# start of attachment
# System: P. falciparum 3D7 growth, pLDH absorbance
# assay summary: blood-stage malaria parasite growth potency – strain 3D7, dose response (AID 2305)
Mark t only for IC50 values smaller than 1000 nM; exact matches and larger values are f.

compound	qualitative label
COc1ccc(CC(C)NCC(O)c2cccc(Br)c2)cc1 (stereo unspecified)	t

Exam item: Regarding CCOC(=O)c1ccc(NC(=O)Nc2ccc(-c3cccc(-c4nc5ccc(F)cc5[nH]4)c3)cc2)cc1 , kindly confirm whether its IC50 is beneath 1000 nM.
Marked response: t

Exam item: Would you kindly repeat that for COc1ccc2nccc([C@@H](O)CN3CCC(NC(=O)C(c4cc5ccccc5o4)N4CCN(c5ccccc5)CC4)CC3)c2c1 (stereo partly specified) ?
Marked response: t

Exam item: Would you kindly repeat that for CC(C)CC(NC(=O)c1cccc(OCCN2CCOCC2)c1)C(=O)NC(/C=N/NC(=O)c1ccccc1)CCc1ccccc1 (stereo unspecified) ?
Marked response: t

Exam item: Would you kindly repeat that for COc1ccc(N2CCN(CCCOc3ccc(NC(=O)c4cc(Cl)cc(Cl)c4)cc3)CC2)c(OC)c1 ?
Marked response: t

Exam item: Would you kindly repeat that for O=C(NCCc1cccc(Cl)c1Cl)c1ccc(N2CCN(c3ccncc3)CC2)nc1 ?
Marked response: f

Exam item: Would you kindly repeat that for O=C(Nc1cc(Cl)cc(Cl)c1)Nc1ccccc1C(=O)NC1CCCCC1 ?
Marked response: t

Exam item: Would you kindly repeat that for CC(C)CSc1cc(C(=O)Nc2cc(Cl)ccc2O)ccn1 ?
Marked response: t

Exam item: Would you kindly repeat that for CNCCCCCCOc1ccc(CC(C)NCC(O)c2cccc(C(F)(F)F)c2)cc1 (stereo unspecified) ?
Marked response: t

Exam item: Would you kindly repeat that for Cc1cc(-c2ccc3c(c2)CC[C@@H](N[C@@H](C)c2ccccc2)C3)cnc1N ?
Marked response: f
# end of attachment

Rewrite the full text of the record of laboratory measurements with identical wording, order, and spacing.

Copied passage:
# System: P. falciparum 3D7 growth, pLDH absorbance
# assay summary: blood-stage malaria parasite growth potency – strain 3D7, dose response (AID 2305)
Mark t only for IC50 values smaller than 1000 nM; exact matches and larger values are f.

compound	qualitative label
COc1ccc(CC(C)NCC(O)c2cccc(Br)c2)cc1 (stereo unspecified)	t

Exam item: Regarding CCOC(=O)c1ccc(NC(=O)Nc2ccc(-c3cccc(-c4nc5ccc(F)cc5[nH]4)c3)cc2)cc1 , kindly confirm whether its IC50 is beneath 1000 nM.
Marked response: t

Exam item: Would you kindly repeat that for COc1ccc2nccc([C@@H](O)CN3CCC(NC(=O)C(c4cc5ccccc5o4)N4CCN(c5ccccc5)CC4)CC3)c2c1 (stereo partly specified) ?
Marked response: t

Exam item: Would you kindly repeat that for CC(C)CC(NC(=O)c1cccc(OCCN2CCOCC2)c1)C(=O)NC(/C=N/NC(=O)c1ccccc1)CCc1ccccc1 (stereo unspecified) ?
Marked response: t

Exam item: Would you kindly repeat that for COc1ccc(N2CCN(CCCOc3ccc(NC(=O)c4cc(Cl)cc(Cl)c4)cc3)CC2)c(OC)c1 ?
Marked response: t

Exam item: Would you kindly repeat that for O=C(NCCc1cccc(Cl)c1Cl)c1ccc(N2CCN(c3ccncc3)CC2)nc1 ?
Marked response: f

Exam item: Would you kindly repeat that for O=C(Nc1cc(Cl)cc(Cl)c1)Nc1ccccc1C(=O)NC1CCCCC1 ?
Marked response: t

Exam item: Would you kindly repeat that for CC(C)CSc1cc(C(=O)Nc2cc(Cl)ccc2O)ccn1 ?
Marked response: t

Exam item: Would you kindly repeat that for CNCCCCCCOc1ccc(CC(C)NCC(O)c2cccc(C(F)(F)F)c2)cc1 (stereo unspecified) ?
Marked response: t

Exam item: Would you kindly repeat that for Cc1cc(-c2ccc3c(c2)CC[C@@H](N[C@@H](C)c2ccccc2)C3)cnc1N ?
Marked response: f